“Hindi pwedeng sabihing closure ang mangyayari dito. Lalo pang magagalit ang taong bayan [We cannot say this is a closure. People will rage],” said former Bayan Muna Representative Neri Colmenares to a crowd supporting the petitions against President Rodrigo Duterte’s order to bury the remains of ex-president Ferdinand Marcos at the Libingan ng mga Bayani (LNMB).
Colmenares was himself a victim of Marcos’ Martial Law, imprisoned and tortured as a teen.
In a 9-5-1 vote at the Supreme Court (SC) yesterday, the petitions filed by various groups and individuals that sought to junk the order for the LNMB burial were dismissed.
According to the summary of the decision by the SC, “there are certain things that are better left for history – not this court – to judge. The Court could only do so much in accordance with the clearly established rules and principles. Beyond that, it is ultimately for the people themselves, as the sovereign, to decide, a task that may require the better perspective that the passage of time provides. In the meantime, the country must move on and let this issue rest.”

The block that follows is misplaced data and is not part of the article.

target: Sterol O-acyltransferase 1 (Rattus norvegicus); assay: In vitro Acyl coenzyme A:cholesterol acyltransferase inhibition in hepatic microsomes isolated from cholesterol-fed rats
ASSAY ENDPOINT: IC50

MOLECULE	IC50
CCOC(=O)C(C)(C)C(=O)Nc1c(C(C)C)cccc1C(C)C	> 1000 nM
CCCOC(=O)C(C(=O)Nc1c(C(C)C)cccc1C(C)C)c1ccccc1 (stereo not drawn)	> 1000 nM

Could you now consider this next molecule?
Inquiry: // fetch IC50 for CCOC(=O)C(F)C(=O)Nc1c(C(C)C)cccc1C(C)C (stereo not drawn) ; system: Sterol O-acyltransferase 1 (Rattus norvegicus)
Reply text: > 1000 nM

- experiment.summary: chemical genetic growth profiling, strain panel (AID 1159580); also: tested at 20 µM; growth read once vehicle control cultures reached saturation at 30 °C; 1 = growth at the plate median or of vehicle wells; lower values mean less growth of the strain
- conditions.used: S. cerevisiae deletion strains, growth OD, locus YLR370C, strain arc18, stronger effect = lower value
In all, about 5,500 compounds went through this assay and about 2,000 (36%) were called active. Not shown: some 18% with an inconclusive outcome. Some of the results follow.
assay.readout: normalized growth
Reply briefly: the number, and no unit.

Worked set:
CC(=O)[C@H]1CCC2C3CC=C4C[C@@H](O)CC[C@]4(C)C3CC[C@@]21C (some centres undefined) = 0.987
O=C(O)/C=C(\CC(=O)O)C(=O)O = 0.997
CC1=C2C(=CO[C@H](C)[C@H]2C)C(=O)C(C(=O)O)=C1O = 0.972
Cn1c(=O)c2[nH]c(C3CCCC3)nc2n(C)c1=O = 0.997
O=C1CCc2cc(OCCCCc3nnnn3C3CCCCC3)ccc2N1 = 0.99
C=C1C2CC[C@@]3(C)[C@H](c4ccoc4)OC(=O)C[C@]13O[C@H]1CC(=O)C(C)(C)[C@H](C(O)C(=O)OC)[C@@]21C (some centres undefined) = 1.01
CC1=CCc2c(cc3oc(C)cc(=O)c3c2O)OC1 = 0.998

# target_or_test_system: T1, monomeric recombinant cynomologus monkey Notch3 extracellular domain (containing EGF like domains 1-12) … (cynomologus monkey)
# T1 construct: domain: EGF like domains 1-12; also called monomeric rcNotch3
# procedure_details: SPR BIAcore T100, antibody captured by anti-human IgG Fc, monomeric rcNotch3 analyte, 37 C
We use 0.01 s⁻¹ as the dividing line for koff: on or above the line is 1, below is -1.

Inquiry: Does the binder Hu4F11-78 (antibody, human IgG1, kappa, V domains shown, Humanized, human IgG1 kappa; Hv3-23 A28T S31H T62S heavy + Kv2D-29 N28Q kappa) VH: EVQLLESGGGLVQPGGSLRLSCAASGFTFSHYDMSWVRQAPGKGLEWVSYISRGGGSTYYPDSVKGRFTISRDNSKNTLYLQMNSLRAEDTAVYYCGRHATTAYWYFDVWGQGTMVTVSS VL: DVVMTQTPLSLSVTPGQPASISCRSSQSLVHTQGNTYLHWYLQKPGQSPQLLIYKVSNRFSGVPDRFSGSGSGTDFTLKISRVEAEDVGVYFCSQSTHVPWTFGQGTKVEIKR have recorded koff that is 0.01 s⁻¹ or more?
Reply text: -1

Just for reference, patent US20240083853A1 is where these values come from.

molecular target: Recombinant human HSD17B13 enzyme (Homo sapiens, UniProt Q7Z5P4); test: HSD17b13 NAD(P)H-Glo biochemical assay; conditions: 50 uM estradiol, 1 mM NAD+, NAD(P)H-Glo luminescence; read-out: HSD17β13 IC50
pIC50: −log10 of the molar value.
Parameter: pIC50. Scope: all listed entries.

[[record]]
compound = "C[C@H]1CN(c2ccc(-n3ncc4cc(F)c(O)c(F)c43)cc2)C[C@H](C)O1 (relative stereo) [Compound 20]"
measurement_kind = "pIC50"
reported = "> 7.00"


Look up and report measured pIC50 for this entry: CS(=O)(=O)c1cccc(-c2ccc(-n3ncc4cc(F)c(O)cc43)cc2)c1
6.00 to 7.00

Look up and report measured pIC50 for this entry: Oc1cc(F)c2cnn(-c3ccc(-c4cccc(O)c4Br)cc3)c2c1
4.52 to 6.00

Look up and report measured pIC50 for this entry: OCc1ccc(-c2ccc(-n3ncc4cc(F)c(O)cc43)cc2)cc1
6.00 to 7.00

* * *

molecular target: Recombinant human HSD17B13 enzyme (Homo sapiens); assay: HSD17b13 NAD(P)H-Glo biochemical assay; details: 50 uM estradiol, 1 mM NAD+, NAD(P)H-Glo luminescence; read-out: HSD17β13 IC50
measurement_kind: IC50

“Bakit naman magkaroon ng closure? Humilom na ba ang mga sugat ng mga biktima ng Martial Law? [Why will there be closure? Have the wounds of the Martial Law victims been healed?]” Neri Colmenares asks the crowd outside the SC, to which they responded with a loud “Hindi! [No!]”
A similar gathering was held at the University of the Philippines Diliman on the evening of the SC decision.
Bonifacio Ilagan of the Campaign Against the Return of the Marcoses to Malacañang (CARMMA), called on the people to continue fighting for justice as it all the more continues.
“Ang araw na ito ay lalong hudyat upang ako, kami, at tayong lahat ay manindigan sa buong Pilipinas sapagkat ang laban ay lalo lamang nag-iinit [This day indicates that I, we, all of us must stand for our fight will be stronger],” said Ilagan.
Ilagan was tortured and imprisoned during Martial Law. His sister was among the first desaparecidos.